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  • Print publication year: 2013
  • Online publication date: May 2013

Chapter 3 - Demography


The previous chapter explored the structure of families and households as institutions. This chapter will focus on a selection of the temporal and demographic processes that shaped and changed them and their members, while transmitting and reproducing gendered values, hierarchies and structures.


For ancient Greece we know more about the ideals than the realities of family life cycles, although there have been some attempts to reconstruct ‘typical’ ones (Gallant 1991: 27–30), based largely on Athenian evidence. It seems that family ‘life cycles’ and virilocal residence patterns (where women move to live with their husband or husband’s family) favoured the male line and agnatic connections for the most part, even though kinship was bilateral. On marriage (see Chapter 2), men effectively remained in the oikos into which they had been born, while women moved to a new one but retained their identity with and attachment to their natal household. Women therefore lived out their lives in two (or more) households, men in one.

For the Roman world, there are more hard data available but the most complete data sets, from Egypt (Bagnall and Frier 1994: 57–74), reveal patterns that may not be typical of the wider Roman world, within which there was probably considerable local diversity. The most striking feature of the households represented in these census returns is the wide morphological variation within even a single community. It is clear that in many cases the ‘nuclear family’ is likely to be an accident of survival; most of the numerous instances consist of older couples with children, suggesting that young couples on marriage generally moved in with parents, usually the groom’s parents, but became ‘nuclear families’ when the older generation died (Bagnall and Frier 1994: 61). A significant number of households consisted of co-resident adult brothers with their families. Large, complex households seem to have been significantly more common in villages than in the urban areas. Many but not all households had slaves (more in the town), mostly domestic servants, and more female than male.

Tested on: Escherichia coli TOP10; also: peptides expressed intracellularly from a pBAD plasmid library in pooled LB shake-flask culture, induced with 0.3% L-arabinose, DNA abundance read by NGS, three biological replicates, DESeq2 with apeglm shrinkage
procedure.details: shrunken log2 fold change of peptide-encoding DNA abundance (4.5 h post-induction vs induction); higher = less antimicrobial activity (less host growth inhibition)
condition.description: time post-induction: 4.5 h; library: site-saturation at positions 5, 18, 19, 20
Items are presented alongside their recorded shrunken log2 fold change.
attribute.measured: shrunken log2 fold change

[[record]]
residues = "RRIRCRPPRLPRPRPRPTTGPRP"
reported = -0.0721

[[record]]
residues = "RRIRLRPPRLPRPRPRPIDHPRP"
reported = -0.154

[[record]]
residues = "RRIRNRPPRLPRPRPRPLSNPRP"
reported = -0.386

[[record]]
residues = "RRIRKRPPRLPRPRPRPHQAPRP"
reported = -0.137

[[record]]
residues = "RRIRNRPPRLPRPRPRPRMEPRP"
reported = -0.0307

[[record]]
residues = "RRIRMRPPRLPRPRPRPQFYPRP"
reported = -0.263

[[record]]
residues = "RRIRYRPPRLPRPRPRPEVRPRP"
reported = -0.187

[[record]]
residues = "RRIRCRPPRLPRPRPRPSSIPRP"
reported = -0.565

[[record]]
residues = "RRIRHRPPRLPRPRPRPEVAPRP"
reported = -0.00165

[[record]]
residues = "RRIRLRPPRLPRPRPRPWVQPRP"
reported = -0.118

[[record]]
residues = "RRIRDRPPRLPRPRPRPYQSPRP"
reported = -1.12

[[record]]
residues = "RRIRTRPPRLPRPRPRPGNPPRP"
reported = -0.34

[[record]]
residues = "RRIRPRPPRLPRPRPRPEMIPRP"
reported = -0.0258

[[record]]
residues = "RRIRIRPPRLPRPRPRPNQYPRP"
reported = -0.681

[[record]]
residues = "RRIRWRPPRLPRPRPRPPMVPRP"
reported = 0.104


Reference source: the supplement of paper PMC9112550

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Studying Gender in Classical Antiquity
  • Online ISBN: 9780511980084
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